An Eco-Conscious Alternative for Coloring Textiles

How switching to a different dyeing technology for fibers can reduce water and energy use

Pellets and man

The impact of textile production on the environment  

The textile industry is currently one of many major industries under pressure to rapidly reduce its environmental impact. A European Parliamentary Research Service (EPRS) study found that the production of clothing and footwear is responsible for about 10% of annual carbon emissions – which is higher than all international flights and maritime shipping emissions combined – using around 79 billion cubic meters of water annually. In addition, clothing production is a significant contributor to industrial wastewater pollution. While these statistics are several years old and there have been some improvements, the scale of the issue hasn’t changed. This makes reducing water use, wastewater, and energy/CO₂ the most urgent priorities to address in the textile value chain.

One way clothing and footwear producers are working to address these priorities is by using more recycled raw materials, such as recycled polyester from polyethylene terephthalate (PET) bottles, within their synthetic fibers. However, the process of how these fibers are colored or dyed has not dramatically changed. In this article, we’ll explore how spin-dyeing fibers can offer a more eco-conscious alternative to coloring textiles compared to traditional bath-dyeing.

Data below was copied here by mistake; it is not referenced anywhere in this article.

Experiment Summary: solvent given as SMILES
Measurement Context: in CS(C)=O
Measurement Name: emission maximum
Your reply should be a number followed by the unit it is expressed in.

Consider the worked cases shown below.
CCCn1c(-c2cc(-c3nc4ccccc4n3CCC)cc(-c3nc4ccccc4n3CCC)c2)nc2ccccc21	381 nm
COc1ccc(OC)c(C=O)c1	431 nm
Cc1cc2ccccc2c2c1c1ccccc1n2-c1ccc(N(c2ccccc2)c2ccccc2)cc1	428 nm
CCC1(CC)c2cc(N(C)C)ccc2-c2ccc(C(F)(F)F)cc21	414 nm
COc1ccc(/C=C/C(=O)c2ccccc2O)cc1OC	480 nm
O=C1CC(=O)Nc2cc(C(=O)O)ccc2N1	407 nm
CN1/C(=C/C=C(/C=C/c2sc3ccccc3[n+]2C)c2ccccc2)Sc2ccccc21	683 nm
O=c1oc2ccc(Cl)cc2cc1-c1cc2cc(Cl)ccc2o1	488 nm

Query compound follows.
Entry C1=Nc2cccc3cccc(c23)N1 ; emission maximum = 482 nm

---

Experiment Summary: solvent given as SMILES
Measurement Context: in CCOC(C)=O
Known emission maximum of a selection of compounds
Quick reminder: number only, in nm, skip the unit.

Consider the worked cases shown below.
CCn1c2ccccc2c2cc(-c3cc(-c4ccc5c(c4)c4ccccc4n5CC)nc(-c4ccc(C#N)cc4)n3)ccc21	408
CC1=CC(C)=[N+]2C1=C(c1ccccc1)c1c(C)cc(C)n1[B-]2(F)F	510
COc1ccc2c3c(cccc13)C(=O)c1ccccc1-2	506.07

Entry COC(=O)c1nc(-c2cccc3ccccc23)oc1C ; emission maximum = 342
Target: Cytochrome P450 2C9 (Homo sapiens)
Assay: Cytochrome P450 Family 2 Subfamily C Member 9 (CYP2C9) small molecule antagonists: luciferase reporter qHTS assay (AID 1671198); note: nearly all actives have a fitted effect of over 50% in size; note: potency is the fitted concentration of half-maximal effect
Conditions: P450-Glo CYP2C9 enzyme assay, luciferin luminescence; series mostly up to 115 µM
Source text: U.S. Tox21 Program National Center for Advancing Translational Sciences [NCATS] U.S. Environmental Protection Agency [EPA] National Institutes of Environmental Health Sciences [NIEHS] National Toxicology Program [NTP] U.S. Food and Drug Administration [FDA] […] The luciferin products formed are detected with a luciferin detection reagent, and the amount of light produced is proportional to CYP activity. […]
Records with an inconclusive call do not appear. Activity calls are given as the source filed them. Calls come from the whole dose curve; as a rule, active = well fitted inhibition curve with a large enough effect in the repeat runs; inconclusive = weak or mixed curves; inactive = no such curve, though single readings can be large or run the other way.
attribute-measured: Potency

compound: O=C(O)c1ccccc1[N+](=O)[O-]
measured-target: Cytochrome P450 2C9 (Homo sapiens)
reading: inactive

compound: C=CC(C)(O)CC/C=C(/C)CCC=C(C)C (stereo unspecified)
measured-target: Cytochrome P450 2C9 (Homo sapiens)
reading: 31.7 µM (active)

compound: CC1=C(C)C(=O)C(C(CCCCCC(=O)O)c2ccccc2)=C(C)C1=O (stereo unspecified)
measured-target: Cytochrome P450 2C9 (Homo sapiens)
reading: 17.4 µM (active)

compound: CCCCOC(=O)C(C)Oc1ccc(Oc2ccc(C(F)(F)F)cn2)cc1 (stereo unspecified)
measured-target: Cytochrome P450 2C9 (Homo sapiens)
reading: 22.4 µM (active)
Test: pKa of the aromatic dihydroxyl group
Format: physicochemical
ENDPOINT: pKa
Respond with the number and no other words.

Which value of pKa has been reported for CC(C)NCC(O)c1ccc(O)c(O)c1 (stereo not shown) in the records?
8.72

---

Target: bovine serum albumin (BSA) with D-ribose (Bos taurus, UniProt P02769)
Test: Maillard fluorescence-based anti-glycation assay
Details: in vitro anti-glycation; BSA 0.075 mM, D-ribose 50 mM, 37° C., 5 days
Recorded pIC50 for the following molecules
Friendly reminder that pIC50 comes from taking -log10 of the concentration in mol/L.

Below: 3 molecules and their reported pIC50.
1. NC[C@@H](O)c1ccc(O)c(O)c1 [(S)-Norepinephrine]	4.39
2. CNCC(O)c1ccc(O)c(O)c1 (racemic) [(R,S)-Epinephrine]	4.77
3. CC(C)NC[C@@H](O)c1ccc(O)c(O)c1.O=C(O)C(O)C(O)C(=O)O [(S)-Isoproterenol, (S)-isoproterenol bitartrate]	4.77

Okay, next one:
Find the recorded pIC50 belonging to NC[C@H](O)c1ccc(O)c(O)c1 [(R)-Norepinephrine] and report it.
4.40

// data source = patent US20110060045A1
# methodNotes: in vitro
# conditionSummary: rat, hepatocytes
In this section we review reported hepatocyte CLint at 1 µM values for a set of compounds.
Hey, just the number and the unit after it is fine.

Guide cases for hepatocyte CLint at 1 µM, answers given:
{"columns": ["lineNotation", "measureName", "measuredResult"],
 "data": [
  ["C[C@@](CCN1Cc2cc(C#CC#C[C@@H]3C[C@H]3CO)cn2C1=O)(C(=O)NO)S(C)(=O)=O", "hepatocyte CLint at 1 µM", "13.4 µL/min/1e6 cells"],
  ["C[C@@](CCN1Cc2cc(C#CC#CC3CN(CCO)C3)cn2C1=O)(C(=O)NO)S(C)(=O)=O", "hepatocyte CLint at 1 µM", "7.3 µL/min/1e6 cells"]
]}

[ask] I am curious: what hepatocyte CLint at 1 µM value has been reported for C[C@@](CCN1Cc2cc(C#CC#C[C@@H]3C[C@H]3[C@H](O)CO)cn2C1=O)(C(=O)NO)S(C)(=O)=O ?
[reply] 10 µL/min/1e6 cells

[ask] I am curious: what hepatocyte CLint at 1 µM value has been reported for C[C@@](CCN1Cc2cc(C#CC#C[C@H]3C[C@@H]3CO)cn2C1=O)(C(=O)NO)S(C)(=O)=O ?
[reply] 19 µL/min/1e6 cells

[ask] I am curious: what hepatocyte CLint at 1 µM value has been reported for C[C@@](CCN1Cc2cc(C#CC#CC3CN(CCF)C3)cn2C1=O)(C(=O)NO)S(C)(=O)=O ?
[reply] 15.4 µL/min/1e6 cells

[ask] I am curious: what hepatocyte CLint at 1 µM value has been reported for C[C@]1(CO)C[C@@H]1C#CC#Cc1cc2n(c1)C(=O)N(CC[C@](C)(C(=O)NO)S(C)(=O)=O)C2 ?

Spin-dyeing as a sustainable dyeing technology alternative  

Wet or bath-dyeing is traditionally the most commonly used technology to dye fibers or yarns. It uses substantial amounts of water and energy to heat a mixture of water and chemicals to dye the yarn. However, for synthetic fibers manufactured by an extrusion process, such as polyester, polyamide, and polypropylene, there is another technology that uses no water and less energy than classic bath-dyeing: spin-dyeing. With this technology, color is added during the production of the synthetic fiber, reducing the number of steps and, as a result, the amount of energy needed to add color. The colorant is in the form of concentrate pellets added to the polymer pellets during the extrusion and melting process. The plastic mass is then shaped into filaments, spun, and texturized into an already-dyed yarn. No water is involved and no waste water is created.   

Classic bath-dyeing process

bath-dyeing process infographic

Spin-dyeing process

spin dyeing process infographic

Avient’s portfolio for spin-dyeing  

Avient offers color concentrates (a.k.a. masterbatches) for spin-dyeing virgin and recycled fiber-grade polymers. Our portfolio includes Renol™ Fiber Colorants specifically developed for polyester and polyamide (nylon) fibers and Remafin™ Fiber Colorants for polypropylene (PP) fibers and spunbond nonwovens. In addition, Avient’s Cesa™ Fiber Additives can enhance properties such as light stabilization, flame retardancy, or antimicrobial effectiveness to increase recycled polymers' spinning efficiency and mechanical properties. In addition, Avient has built a strong expertise in spin-dyeing based on decades of developing masterbatch solutions for the textile market and working with local and regional fiber producers and textile associations. Companies wishing to switch from bath-dyeing to spin-dyeing can rely on this expertise and our global footprint to make the switch as easy and efficient as possible.
A guide to the spin-dyeing technology

Learn more about this fiber dyeing technology, its advantages, and our color and additives portfolio to support it.

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